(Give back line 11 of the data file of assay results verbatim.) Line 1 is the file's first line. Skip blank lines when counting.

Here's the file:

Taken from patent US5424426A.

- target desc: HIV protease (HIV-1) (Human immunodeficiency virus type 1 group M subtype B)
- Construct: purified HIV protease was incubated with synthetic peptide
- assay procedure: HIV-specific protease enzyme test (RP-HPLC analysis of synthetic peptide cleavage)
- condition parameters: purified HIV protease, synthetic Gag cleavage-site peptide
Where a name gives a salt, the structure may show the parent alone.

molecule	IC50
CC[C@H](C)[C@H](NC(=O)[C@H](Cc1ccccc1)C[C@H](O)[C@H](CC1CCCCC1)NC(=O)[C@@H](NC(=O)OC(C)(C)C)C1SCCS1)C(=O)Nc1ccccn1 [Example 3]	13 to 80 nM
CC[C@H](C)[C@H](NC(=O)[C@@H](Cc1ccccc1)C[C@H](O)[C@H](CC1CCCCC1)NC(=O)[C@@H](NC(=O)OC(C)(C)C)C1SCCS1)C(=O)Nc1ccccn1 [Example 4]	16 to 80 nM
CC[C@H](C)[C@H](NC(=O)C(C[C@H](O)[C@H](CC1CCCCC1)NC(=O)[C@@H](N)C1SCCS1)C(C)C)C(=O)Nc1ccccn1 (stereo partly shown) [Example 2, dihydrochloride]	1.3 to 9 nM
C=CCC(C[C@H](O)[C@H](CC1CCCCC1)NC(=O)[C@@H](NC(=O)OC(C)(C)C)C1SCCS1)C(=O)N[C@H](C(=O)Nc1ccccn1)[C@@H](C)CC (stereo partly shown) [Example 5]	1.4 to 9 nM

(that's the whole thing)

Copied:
C=CCC(C[C@H](O)[C@H](CC1CCCCC1)NC(=O)[C@@H](NC(=O)OC(C)(C)C)C1SCCS1)C(=O)N[C@H](C(=O)Nc1ccccn1)[C@@H](C)CC (stereo partly shown) [Example 5]	1.4 to 9 nM